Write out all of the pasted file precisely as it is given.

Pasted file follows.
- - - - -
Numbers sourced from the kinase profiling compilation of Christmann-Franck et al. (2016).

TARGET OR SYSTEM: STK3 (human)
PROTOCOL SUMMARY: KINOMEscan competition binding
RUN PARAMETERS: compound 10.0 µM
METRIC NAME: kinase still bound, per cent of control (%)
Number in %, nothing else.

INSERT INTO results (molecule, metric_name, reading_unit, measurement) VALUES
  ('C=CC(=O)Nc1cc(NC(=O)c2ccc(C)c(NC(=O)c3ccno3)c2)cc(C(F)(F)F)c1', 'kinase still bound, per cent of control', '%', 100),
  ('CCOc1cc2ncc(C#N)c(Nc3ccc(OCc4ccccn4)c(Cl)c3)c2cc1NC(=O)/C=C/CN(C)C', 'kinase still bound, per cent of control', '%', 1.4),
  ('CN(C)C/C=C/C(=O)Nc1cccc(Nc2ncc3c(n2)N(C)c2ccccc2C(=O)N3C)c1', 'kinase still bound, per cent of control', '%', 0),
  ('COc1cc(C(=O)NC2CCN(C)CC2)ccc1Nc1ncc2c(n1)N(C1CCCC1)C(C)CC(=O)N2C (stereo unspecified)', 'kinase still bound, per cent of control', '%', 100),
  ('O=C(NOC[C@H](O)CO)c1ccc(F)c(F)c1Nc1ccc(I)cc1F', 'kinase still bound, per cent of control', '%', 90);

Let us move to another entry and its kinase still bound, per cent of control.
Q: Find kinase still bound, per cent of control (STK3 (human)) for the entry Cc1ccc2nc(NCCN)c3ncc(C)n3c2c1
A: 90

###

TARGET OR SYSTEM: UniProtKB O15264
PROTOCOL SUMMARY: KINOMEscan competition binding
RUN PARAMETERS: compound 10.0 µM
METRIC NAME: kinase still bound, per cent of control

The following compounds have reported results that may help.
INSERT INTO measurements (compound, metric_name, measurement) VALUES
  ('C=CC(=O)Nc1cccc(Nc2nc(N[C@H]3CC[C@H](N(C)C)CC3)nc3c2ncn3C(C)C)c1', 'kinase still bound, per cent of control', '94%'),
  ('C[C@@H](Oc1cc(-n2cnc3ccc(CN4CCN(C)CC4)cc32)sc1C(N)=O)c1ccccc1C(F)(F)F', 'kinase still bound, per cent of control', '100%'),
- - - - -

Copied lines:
Numbers sourced from the kinase profiling compilation of Christmann-Franck et al. (2016).

TARGET OR SYSTEM: STK3 (human)
PROTOCOL SUMMARY: KINOMEscan competition binding
RUN PARAMETERS: compound 10.0 µM
METRIC NAME: kinase still bound, per cent of control (%)
Number in %, nothing else.

INSERT INTO results (molecule, metric_name, reading_unit, measurement) VALUES
  ('C=CC(=O)Nc1cc(NC(=O)c2ccc(C)c(NC(=O)c3ccno3)c2)cc(C(F)(F)F)c1', 'kinase still bound, per cent of control', '%', 100),
  ('CCOc1cc2ncc(C#N)c(Nc3ccc(OCc4ccccn4)c(Cl)c3)c2cc1NC(=O)/C=C/CN(C)C', 'kinase still bound, per cent of control', '%', 1.4),
  ('CN(C)C/C=C/C(=O)Nc1cccc(Nc2ncc3c(n2)N(C)c2ccccc2C(=O)N3C)c1', 'kinase still bound, per cent of control', '%', 0),
  ('COc1cc(C(=O)NC2CCN(C)CC2)ccc1Nc1ncc2c(n1)N(C1CCCC1)C(C)CC(=O)N2C (stereo unspecified)', 'kinase still bound, per cent of control', '%', 100),
  ('O=C(NOC[C@H](O)CO)c1ccc(F)c(F)c1Nc1ccc(I)cc1F', 'kinase still bound, per cent of control', '%', 90);

Let us move to another entry and its kinase still bound, per cent of control.
Q: Find kinase still bound, per cent of control (STK3 (human)) for the entry Cc1ccc2nc(NCCN)c3ncc(C)n3c2c1
A: 90

###

TARGET OR SYSTEM: UniProtKB O15264
PROTOCOL SUMMARY: KINOMEscan competition binding
RUN PARAMETERS: compound 10.0 µM
METRIC NAME: kinase still bound, per cent of control

The following compounds have reported results that may help.
INSERT INTO measurements (compound, metric_name, measurement) VALUES
  ('C=CC(=O)Nc1cccc(Nc2nc(N[C@H]3CC[C@H](N(C)C)CC3)nc3c2ncn3C(C)C)c1', 'kinase still bound, per cent of control', '94%'),
  ('C[C@@H](Oc1cc(-n2cnc3ccc(CN4CCN(C)CC4)cc32)sc1C(N)=O)c1ccccc1C(F)(F)F', 'kinase still bound, per cent of control', '100%'),